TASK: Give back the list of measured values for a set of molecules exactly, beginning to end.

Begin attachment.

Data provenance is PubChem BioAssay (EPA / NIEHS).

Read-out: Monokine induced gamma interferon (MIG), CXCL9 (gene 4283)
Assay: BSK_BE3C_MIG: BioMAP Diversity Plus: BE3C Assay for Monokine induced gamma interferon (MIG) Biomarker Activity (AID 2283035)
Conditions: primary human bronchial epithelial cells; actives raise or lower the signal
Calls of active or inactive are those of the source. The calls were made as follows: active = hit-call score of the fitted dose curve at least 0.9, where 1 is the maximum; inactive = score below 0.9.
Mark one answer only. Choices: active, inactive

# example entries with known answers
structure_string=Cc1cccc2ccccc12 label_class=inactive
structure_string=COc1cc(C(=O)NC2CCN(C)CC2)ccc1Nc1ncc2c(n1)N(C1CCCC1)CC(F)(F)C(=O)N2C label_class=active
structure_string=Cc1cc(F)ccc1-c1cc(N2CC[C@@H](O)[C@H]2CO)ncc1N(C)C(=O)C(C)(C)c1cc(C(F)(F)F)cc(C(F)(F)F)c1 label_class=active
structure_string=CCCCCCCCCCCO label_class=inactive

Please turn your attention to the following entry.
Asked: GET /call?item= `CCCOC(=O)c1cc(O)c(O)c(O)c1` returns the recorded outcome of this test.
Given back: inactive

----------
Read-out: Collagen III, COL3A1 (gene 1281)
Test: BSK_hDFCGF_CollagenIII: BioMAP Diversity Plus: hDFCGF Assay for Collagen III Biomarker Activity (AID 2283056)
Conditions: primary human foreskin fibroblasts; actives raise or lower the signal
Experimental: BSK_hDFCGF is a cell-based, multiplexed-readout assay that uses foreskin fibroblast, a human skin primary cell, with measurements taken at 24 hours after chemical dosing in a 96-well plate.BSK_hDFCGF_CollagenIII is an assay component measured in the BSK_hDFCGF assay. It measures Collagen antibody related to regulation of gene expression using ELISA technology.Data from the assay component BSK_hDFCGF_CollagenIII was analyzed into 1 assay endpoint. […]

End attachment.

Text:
Data provenance is PubChem BioAssay (EPA / NIEHS).

Read-out: Monokine induced gamma interferon (MIG), CXCL9 (gene 4283)
Assay: BSK_BE3C_MIG: BioMAP Diversity Plus: BE3C Assay for Monokine induced gamma interferon (MIG) Biomarker Activity (AID 2283035)
Conditions: primary human bronchial epithelial cells; actives raise or lower the signal
Calls of active or inactive are those of the source. The calls were made as follows: active = hit-call score of the fitted dose curve at least 0.9, where 1 is the maximum; inactive = score below 0.9.
Mark one answer only. Choices: active, inactive

# example entries with known answers
structure_string=Cc1cccc2ccccc12 label_class=inactive
structure_string=COc1cc(C(=O)NC2CCN(C)CC2)ccc1Nc1ncc2c(n1)N(C1CCCC1)CC(F)(F)C(=O)N2C label_class=active
structure_string=Cc1cc(F)ccc1-c1cc(N2CC[C@@H](O)[C@H]2CO)ncc1N(C)C(=O)C(C)(C)c1cc(C(F)(F)F)cc(C(F)(F)F)c1 label_class=active
structure_string=CCCCCCCCCCCO label_class=inactive

Please turn your attention to the following entry.
Asked: GET /call?item= `CCCOC(=O)c1cc(O)c(O)c(O)c1` returns the recorded outcome of this test.
Given back: inactive

----------
Read-out: Collagen III, COL3A1 (gene 1281)
Test: BSK_hDFCGF_CollagenIII: BioMAP Diversity Plus: hDFCGF Assay for Collagen III Biomarker Activity (AID 2283056)
Conditions: primary human foreskin fibroblasts; actives raise or lower the signal
Experimental: BSK_hDFCGF is a cell-based, multiplexed-readout assay that uses foreskin fibroblast, a human skin primary cell, with measurements taken at 24 hours after chemical dosing in a 96-well plate.BSK_hDFCGF_CollagenIII is an assay component measured in the BSK_hDFCGF assay. It measures Collagen antibody related to regulation of gene expression using ELISA technology.Data from the assay component BSK_hDFCGF_CollagenIII was analyzed into 1 assay endpoint. […]